Ron Ransford is a very well-known figure in Leamington. For many years, his family ran a building/demolition/recycling business in the town, and Ron has personally “seen off” a number of old Leamington landmarks during his working life.If you want to know where some significant artefact or piece of equipment from a long-vanished Leamington building, Ron is the man to ask.
The Ransford family came originally from Kendal in the Lake District, but Ron and his dad were both born in West Bromwich, where grandfather Ransford ran a bakery business. Ron’s father, named Christopher John Thomas Ransford, but called Jack by everyone, trained as a joiner and worked in the building trade in Birmingham. He had his own business by the age of 21, and in 1938, he brought his family to Leamington, in search of work.
Jack did all kinds of jobs, and one that Ron remembers, just after WW2, was putting in a bid for a contract to strip the fittings out of Wood Street Chapel, ready to be exported to Germany. One local bidder said that it could only be done by chopping up the fittings, but Jack Ransford had the idea of melting the glue holding the fixing pegs, taking out the wooden pegs, and dismantling the pews and the rest of the fittings without damage. He won the contract.
Shortly afterwards, Jack was also responsible for demolishing Stamford House on Rugby Road. He began to realise that many of the materials his firm were handling on demolition jobs were very good quality, certainly good enough to be re-used, and that’s how his business really got started. The rest, as they say, is history.
As for Ron, he started school in Birmingham, and he liked it. All the teachers in his school were Welsh and had what he describes as “lovely sing-song voices“. But once he came to Leamington, he suffered an enormous culture shock and as a result, didn’t go to school much. He was, in his words, “booked in” (registered) at Clapham Terrace, where his daughter is now a teacher, and he remembers collecting his gas mask from Bath Place School, but other than that, he has no good memories of school at all, and always struggled with school work. His teachers either couldn’t or wouldn’t cope with his being left-handed, and he managed to catch every infectious childhood disease, – he had measles, mumps, mastoids and so on, so he missed a lot of school for quite genuine reasons.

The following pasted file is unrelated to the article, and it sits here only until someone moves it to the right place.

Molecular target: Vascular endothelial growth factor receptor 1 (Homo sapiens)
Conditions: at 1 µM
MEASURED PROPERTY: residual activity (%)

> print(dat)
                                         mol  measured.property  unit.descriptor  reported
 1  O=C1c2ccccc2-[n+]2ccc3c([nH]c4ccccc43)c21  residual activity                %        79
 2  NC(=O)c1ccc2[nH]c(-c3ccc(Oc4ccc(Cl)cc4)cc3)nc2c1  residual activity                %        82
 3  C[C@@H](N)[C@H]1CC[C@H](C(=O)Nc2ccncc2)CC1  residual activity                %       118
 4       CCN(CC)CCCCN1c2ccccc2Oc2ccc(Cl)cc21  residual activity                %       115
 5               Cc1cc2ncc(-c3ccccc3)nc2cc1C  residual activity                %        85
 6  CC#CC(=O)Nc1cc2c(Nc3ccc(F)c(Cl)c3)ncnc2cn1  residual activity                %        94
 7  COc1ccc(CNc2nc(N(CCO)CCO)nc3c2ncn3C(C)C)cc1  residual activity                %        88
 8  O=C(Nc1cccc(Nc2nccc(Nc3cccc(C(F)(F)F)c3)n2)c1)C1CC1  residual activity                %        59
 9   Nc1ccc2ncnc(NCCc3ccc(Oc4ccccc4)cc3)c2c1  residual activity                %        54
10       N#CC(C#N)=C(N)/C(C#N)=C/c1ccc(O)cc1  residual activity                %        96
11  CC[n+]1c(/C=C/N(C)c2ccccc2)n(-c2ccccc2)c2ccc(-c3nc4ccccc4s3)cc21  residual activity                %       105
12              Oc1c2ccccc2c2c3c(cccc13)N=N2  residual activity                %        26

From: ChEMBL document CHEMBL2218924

Ron’s memories of starting school in Leamington ar nonetheless vivid: his first teacher here was a nun, and very strict. Because he didn’t know how to write like the other children in the class, instead of showing him how to do it, she gave Ron some plasticine and left him to get on with it. So he rolled it out like a worm, and then seeing an inkwell with a neat little hole in it, he pushed the worm in …….. In no time at all, he was packed off with 2 other boys as an escort to the Headmaster to be punished, and as they were going up the stairs, they told him with some relish what a caning he was going to get. Ron insists that he was not a violent child, but he was easily upset, – so he quickly hit both boys as hard as he could and ran off home.
Obviously, Ron did go back to school, but he never thrived. Whichever school he went to, it was always the same story, because he was left-handed: often, teachers would tell him to sit on his left hand and use his right, but in his words, “My right hand was somebody else’s”. At Milverton School, a male teacher would make him use his right hand, look at the result and then say things like, “I’ve got a 5-year old kid at home who can paint better than this”. Ron was often punished for his perceived lack of effort, smacked with a ruler or given the cane, – and put off formal learning for life.
Ron was not the only boy who struggled at that particular school: there were three of them in the same class, and they were always sent to sit at the back of the class, out of the way. In spite of this, – or maybe because of it, all three were successful eventually, – Ron in the demolition business, another at the Electricity Board, and the third became Head Gardener at Jephson Gardens.